The first entry not generally involving liquor of some kind does not appear until June 3 when G.F. Lankford, in addition to 75 cents worth of whiskey, also purchased 2 pairs of pants and thread for $4.75, 3 vests and trimming for $13.75 and a pair of shoes for $3.00.
Throughout the month of June most of the purchases are for Brandy or whiskey and tobacco. Davidson Colville did buy on one day 3/4 pound of coffee for $1.09 and beeswax for 39 cents.
John Trimble, who traditionally operated the first school in Fannin County, at Warren, purchased on June 30th 1 1/2 pints of brandy for $1.12 1/2. Perhaps school had turned out for the summer!
The most extensive account found in the ledger pages was a charge on June 30. It is an interesting mixture of goods charged by John Yates. It does appear that Mr. Yates might have been going into business for himself. The charges were for 1 bottle at $1; 2 pints at $1; 1 pr shoes at $3; 24 pints at $1; 1 qt at $1, Tobacco and rum at 37 1/2 cents; 1 qt whiskey at $1; 2 tin cups for 50 cents; 1 vest at $10; 3 pts whiskey for $1.50; 1/2 pt at 25 cents, 1/2 pt at 25 cents; 1 pt at 50 cents; Cash 75 cents, 1/2 pt of whiskey at 25 cents, Sundries at $8.75 and 20 pounds of "flower" at $2.80. Comparing the other prices listed in the ledger it appears that those pints and quarts Yates was purchasing were not empty bottles but were filled with liquid spirits.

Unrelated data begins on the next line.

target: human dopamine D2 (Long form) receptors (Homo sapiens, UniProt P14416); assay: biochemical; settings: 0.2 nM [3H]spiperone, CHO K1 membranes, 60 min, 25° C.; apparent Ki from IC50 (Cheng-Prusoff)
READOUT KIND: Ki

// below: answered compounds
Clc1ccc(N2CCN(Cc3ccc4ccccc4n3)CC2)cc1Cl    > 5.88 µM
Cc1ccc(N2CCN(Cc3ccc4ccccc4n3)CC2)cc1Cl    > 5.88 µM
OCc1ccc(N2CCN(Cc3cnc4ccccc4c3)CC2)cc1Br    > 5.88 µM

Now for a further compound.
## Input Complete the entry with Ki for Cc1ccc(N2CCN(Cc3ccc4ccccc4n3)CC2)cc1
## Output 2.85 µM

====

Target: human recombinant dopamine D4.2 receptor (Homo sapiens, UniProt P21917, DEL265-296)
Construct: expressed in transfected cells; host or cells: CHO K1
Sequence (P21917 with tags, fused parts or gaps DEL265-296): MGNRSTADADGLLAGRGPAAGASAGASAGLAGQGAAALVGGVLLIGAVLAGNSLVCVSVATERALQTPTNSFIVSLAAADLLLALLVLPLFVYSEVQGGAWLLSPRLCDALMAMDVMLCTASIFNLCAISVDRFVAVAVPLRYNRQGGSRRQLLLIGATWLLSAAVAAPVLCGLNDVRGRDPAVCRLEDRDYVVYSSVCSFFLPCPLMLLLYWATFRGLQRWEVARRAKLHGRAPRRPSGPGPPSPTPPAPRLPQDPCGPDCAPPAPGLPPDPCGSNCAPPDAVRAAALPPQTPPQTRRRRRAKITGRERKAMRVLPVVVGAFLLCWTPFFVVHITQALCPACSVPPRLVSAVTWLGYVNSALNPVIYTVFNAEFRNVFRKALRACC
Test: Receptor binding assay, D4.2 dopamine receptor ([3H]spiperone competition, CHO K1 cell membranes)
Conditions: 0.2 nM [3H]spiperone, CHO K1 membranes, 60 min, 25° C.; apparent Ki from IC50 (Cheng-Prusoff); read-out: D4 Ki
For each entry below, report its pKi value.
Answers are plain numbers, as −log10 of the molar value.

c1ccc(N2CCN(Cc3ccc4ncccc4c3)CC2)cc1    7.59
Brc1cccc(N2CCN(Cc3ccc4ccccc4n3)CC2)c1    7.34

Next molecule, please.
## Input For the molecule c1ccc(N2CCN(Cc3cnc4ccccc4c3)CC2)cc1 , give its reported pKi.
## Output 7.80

Interestingly, a number of looking glasses were also purchased at the store in this one month period. One curious entry is the charge to David Alberty for tobacco and "Domestick" at $1.50. Any ideas what a Domestick is? Perhaps the cotton piece goods we call domestic?
I suppose it is only right to consider that many of these purchases were made as trade goods for area hunters to have in bargaining with Indians for various pelts. Whiskey and Brandy were certainly not the only goods stocked at the Warren store. In a separate record found in the probate file of Preston Kitchings we find such a wide variety of items that resale must be considered.
At the top of this account for Kitchings, dated August 1837, was $10 worth of merchandise for John Yates. The extensive list has 3 1/2 yards of lawn for $2.62; 3 1/2 yards of calico at $2.75; a pairs of socks at 7 1/2 cents; 3 1/2 yards, Irish linen at $6.25.
Kitchens also purchased a pack of cards and a pocket knife for $2.25. Eight pairs of pantaloons for $10 and several cotton handkerchiefs totalling $1.75. Thread, buttons and "murchantsdise" purchases came to a total of $1,37 1/2.
Six yards of Cambrick for $5.00 was the most expensive single item. Kitchings also bought several quarts, pints, and half pints of whiskey. Two knives and a razor were added to the account along with $2 worth of Land or Hand ribbon.
Perhaps the most telling entry in this account for Preston Kitchings is the last item: "Burring and funeral expenses, $35.50."
A number of accounts such as these are among the records of Fannin County in the 19th century. It is interesting to see how the stock of merchandise at these stores changed over the years and how the prices changed along with the merchandise. From time to time we’ll do a similar presentation to this one as we track the taming of the frontier In Fannin County.